In this introductory course, you will learn programming with Java in an easy and interactive way.
You will learn about fundamental data structures, such as lists, stacks, queues and trees, and presents algorithms for inserting, deleting, searching and sorting information on these data structures in an efficient way.
Emphasis is put on immediate feedback and on having a fun experience. Programming knowledge is not only useful to be able to program today’s devices such as computers and smartphones. It also opens the door to computational thinking, i.e. the application of computing techniques to every-day processes.
This course is designed taking into account the subset and recommendations of the College Board in order to prepare learners for the Advanced Placement (AP) Computer Science A exam.
The first week starts with the most fundamental data structure: Lists. Several implementations for storing information in Lists are presented in this week, including the use of Arrays of primitive data types, the use of Arrays of objects of the same class, and the use of links (Linked Lists).
The second week addresses Stacks, which are one well-known linear data structure. Stacks are also called LIFO data structures (last-in, first-out). Algorithms for inserting and extracting information from Stacks will be discussed this week, as well as implementations of Stacks with Linked Lists.
The third week addresses another well-known linear data structure: Queues. Queues are also called FIFO data structures (first-in, first-out). Algorithms for inserting and extracting information from Queues will be discussed this week, as well as implementations of Queues with Linked Lists.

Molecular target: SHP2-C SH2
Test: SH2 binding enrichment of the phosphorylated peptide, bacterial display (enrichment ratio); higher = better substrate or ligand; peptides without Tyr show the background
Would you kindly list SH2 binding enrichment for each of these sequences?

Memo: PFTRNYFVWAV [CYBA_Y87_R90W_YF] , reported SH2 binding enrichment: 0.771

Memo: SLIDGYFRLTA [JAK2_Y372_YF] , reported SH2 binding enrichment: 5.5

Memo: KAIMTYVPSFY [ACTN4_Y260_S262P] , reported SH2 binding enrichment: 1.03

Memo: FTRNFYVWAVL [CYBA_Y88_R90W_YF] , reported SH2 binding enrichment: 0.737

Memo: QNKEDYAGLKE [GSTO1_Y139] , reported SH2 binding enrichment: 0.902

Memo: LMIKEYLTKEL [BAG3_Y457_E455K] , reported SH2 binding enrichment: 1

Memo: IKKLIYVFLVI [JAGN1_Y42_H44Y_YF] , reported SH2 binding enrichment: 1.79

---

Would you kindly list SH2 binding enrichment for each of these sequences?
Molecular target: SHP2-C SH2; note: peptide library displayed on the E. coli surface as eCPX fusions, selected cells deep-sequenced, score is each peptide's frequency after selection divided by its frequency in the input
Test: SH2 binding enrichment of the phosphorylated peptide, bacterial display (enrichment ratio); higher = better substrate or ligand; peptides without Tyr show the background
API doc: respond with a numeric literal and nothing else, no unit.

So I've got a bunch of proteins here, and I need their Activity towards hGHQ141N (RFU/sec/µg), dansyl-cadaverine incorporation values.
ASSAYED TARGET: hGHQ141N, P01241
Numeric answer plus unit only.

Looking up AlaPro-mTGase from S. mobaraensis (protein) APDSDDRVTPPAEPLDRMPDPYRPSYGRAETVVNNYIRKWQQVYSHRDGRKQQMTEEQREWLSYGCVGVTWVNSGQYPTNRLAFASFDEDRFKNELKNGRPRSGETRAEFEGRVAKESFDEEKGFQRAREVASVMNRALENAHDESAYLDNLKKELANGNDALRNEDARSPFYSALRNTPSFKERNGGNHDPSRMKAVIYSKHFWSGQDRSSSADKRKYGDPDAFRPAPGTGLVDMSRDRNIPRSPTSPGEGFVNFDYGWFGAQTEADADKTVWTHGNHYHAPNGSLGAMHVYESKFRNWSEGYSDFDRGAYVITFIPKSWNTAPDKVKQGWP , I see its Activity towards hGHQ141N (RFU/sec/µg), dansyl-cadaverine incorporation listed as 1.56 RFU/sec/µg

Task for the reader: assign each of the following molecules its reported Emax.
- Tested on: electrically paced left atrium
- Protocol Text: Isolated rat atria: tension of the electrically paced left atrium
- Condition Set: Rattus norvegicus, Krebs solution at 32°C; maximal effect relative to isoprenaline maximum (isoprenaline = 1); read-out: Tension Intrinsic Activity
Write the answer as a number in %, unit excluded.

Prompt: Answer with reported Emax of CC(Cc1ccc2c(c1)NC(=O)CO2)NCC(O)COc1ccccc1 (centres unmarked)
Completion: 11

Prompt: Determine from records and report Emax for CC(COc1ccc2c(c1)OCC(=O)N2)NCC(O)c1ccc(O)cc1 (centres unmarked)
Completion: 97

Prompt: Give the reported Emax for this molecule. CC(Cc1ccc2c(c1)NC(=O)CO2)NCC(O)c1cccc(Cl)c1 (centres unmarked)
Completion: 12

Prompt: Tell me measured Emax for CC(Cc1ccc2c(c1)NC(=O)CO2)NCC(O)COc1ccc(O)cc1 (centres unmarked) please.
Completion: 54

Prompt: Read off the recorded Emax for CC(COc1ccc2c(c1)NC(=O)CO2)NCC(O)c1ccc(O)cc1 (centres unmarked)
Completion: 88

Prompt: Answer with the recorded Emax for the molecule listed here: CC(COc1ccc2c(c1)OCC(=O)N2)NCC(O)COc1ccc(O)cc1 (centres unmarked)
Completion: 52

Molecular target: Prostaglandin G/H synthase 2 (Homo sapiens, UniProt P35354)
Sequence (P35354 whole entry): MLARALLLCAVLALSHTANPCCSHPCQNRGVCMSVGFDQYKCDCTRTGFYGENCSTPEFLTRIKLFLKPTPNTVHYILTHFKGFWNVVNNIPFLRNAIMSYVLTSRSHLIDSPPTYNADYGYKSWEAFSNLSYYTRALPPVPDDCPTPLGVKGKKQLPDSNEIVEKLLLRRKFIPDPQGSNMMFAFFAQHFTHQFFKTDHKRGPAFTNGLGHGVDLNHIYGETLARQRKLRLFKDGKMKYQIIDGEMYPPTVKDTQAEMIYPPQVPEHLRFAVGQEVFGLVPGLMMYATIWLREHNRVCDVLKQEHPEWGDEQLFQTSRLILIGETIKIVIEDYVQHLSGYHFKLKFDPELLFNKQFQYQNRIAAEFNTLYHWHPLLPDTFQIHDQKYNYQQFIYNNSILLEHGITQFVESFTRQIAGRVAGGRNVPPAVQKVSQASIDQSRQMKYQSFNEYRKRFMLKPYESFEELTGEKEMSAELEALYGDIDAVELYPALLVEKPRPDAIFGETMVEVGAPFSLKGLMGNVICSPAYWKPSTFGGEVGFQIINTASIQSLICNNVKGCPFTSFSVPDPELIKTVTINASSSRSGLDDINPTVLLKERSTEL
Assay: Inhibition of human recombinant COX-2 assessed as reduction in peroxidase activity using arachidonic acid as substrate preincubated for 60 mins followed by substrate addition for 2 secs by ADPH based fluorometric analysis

The fourth week introduces non-linear data structures, and particularly Trees. Binary Search Trees and Heaps are presented as two well-known examples of Trees. Algorithms for inserting and extracting information from Binary Search Trees and Heaps will be discussed this week. Implementations based on Linked Lists for Trees and Heaps will be analyzed.
5. Searching and Sorting
The last week presents some basic algorithms for searching and sorting information in linear and non-linear data structures. The efficiency of these algorithms is discussed, proposing alternatives for their improvement.
MOOCs stand for Massive Open Online Courses. These arefree online courses from universities around the world (eg. StanfordHarvardMIT) offered to anyone with an internet connection.
How do I register?
To register for a course, click on "Go to Class" button on the course page. This will take you to the providers website where you can register for the course.
How do these MOOCs or free online courses work?
MOOCs are designed for an online audience, teaching primarily through short (5-20 min.) pre recorded video lectures, that you watch on weekly schedule when convenient for you. They also have student discussion forums, homework/assignments, and online quizzes or exams.